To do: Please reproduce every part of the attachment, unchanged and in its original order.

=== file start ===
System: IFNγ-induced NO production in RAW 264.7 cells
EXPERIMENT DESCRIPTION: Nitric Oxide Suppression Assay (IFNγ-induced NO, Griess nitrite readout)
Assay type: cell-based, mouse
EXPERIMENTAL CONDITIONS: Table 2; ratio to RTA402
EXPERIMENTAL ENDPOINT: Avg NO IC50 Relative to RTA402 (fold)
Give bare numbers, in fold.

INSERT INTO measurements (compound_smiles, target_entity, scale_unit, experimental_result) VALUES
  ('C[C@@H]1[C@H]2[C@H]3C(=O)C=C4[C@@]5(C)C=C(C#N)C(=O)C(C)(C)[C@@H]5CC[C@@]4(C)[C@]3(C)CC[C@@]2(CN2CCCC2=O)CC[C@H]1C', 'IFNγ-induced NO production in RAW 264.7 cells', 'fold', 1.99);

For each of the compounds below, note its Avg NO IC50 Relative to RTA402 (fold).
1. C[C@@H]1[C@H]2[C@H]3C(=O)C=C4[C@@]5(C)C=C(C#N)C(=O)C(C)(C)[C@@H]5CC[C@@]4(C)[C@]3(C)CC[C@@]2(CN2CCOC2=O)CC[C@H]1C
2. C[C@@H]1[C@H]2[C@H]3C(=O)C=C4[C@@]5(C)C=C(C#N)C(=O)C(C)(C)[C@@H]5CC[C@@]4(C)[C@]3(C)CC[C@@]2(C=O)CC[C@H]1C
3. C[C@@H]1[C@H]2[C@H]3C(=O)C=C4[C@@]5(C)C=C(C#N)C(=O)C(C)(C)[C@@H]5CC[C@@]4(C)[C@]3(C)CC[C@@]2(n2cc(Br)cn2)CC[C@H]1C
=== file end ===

System: IFNγ-induced NO production in RAW 264.7 cells
EXPERIMENT DESCRIPTION: Nitric Oxide Suppression Assay (IFNγ-induced NO, Griess nitrite readout)
Assay type: cell-based, mouse
EXPERIMENTAL CONDITIONS: Table 2; ratio to RTA402
EXPERIMENTAL ENDPOINT: Avg NO IC50 Relative to RTA402 (fold)
Give bare numbers, in fold.

INSERT INTO measurements (compound_smiles, target_entity, scale_unit, experimental_result) VALUES
  ('C[C@@H]1[C@H]2[C@H]3C(=O)C=C4[C@@]5(C)C=C(C#N)C(=O)C(C)(C)[C@@H]5CC[C@@]4(C)[C@]3(C)CC[C@@]2(CN2CCCC2=O)CC[C@H]1C', 'IFNγ-induced NO production in RAW 264.7 cells', 'fold', 1.99);

For each of the compounds below, note its Avg NO IC50 Relative to RTA402 (fold).
1. C[C@@H]1[C@H]2[C@H]3C(=O)C=C4[C@@]5(C)C=C(C#N)C(=O)C(C)(C)[C@@H]5CC[C@@]4(C)[C@]3(C)CC[C@@]2(CN2CCOC2=O)CC[C@H]1C
2. C[C@@H]1[C@H]2[C@H]3C(=O)C=C4[C@@]5(C)C=C(C#N)C(=O)C(C)(C)[C@@H]5CC[C@@]4(C)[C@]3(C)CC[C@@]2(C=O)CC[C@H]1C
3. C[C@@H]1[C@H]2[C@H]3C(=O)C=C4[C@@]5(C)C=C(C#N)C(=O)C(C)(C)[C@@H]5CC[C@@]4(C)[C@]3(C)CC[C@@]2(n2cc(Br)cn2)CC[C@H]1C